There are so many ideas for hand-dyed fibre illustrated in this concise guide – combination drafting, creating a formed gradient, plying with other colours – there is bound to be a way to spin any braid with an effect you will love.
Personally, I became a little bit obsessed with gradients after reading this book (there are a few in the shop), especially the magic of fractal spun gradients, as demonstrated by my baby cardigan.
Takeaway: You can do so much more with hand dyed fibre than than just spin end to end
Yarnitecture by Jillian Moreno
RRP £19.99 from Amazon*
If, like me, you’re a purposeful crafter then this one for you.
A lot of the conventional advice about spinning is along the lines of ‘let the fibre decide what it wants to be’. While no one wants to be fighting with their materials, following this mantra can lead us to make yarn we don’t actually want. This book takes a refreshingly different approach and is all about making spinning work for you.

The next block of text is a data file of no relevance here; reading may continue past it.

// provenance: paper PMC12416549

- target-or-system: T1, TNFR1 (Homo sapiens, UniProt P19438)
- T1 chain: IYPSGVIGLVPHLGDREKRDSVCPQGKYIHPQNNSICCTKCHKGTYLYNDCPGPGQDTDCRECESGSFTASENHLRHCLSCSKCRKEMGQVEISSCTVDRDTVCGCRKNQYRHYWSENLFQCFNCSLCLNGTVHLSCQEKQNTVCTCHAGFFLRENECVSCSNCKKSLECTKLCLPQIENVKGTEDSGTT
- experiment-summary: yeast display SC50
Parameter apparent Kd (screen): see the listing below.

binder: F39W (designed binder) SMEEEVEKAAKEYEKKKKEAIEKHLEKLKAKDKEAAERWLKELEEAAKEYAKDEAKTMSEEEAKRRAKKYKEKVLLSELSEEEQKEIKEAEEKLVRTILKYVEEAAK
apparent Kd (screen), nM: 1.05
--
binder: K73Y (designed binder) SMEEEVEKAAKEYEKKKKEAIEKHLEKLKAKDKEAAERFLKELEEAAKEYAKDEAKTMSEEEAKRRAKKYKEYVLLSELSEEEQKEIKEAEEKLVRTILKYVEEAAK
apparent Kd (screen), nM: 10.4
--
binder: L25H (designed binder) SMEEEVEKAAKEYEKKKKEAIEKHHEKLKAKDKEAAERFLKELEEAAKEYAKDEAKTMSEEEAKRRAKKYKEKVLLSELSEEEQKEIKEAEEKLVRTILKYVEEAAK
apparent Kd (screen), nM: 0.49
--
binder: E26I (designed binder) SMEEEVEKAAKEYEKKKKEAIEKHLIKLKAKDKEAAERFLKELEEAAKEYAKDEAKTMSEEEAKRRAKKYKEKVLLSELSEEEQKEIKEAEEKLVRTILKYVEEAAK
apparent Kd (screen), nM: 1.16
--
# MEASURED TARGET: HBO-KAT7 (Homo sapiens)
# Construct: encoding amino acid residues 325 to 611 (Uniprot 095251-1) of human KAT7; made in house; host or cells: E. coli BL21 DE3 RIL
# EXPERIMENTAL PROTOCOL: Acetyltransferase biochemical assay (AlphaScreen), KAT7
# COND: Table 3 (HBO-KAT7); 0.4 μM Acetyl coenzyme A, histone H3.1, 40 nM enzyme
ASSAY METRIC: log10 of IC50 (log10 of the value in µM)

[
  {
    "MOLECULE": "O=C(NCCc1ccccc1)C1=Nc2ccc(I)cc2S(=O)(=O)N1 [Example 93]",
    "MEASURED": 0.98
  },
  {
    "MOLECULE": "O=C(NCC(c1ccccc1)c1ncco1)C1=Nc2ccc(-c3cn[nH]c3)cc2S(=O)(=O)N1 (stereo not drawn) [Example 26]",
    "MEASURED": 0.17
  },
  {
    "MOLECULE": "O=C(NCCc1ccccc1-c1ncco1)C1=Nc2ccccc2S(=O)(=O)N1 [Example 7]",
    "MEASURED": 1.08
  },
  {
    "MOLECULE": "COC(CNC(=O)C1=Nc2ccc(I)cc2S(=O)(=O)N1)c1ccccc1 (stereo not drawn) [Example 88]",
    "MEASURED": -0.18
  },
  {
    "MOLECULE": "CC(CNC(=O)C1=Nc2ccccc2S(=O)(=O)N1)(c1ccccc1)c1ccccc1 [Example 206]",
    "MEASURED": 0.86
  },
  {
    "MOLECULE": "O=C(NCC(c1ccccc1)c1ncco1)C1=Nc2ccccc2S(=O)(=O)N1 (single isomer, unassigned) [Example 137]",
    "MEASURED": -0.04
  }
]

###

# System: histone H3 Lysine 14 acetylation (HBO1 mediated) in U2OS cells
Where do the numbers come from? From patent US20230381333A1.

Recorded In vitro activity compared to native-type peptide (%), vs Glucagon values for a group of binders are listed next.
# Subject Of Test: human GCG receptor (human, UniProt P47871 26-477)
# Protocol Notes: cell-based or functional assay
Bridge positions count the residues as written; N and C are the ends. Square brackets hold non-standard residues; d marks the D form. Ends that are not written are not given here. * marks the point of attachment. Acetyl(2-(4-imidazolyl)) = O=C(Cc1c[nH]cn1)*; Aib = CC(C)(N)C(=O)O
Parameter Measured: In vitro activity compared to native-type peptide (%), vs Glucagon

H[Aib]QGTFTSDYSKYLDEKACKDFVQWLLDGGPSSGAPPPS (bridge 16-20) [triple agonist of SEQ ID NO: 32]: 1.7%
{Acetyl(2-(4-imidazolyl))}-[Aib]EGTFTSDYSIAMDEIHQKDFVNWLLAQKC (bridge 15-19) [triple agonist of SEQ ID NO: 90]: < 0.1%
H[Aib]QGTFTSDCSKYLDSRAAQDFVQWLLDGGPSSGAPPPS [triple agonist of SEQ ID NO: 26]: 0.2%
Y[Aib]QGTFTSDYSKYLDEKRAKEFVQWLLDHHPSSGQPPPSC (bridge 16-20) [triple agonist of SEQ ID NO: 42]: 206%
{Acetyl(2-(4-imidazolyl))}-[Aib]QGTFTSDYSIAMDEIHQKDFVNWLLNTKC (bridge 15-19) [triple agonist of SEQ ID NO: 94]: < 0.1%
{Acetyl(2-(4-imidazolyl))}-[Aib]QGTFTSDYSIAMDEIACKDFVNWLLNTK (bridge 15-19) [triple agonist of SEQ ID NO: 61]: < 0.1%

As with the first book, the emphasis is on creating yarn to achieve your envisioned project goals. Here, the author does this through the lens of exploring how to achieve the desired technical properties of yarn, rather than just colour effects (although it does touch on that too).
The author encourages us to consider every aspect of yarn construction from fibre options, colour style, prep, equipment choice, plying and finishing. It sounds daunting, but her no-nonsense, jargon-busting approach will fill you with the knowledge to succeed. This beautifully presented publication is a fresh take on spinning, so bursting with ideas you will reach for it again and again.